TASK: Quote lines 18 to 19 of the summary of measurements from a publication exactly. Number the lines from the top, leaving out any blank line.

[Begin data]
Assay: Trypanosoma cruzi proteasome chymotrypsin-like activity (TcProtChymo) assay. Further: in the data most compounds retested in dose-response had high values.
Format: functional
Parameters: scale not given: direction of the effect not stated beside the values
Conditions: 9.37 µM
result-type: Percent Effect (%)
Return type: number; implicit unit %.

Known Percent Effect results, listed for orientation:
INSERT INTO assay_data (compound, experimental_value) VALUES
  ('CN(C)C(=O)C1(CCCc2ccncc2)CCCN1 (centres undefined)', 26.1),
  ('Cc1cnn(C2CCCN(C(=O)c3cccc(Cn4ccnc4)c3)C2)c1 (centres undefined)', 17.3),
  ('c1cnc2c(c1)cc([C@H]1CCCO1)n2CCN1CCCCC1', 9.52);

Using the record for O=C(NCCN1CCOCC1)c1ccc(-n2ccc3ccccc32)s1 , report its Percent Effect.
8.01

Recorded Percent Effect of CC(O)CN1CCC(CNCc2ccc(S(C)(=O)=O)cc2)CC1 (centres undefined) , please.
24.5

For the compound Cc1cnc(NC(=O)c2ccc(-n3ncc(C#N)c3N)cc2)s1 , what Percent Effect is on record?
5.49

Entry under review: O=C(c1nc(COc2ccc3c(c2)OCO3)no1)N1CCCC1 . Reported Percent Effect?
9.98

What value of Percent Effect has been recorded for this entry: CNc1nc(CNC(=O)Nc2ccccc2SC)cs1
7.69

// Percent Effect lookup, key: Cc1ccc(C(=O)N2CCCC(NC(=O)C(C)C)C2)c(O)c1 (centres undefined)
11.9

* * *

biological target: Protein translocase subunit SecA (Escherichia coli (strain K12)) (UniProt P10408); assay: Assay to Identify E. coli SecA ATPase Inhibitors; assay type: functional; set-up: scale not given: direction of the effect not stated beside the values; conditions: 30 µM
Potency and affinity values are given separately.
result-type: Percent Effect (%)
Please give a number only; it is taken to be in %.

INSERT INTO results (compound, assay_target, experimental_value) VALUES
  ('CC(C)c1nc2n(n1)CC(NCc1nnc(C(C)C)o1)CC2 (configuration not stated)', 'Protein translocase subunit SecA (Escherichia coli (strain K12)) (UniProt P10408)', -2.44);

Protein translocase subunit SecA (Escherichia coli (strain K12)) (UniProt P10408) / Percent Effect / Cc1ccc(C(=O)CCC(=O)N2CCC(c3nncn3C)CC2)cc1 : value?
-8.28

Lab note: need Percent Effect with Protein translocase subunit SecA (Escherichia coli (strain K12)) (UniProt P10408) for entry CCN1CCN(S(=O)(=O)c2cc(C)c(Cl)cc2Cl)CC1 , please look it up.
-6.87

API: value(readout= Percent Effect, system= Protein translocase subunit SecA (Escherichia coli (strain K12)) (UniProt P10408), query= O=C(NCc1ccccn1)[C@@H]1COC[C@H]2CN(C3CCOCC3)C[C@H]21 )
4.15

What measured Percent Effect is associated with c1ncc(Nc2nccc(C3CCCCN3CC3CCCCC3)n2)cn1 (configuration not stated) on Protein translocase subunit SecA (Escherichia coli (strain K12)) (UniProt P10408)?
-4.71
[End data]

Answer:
Entry under review: O=C(c1nc(COc2ccc3c(c2)OCO3)no1)N1CCCC1 . Reported Percent Effect?
9.98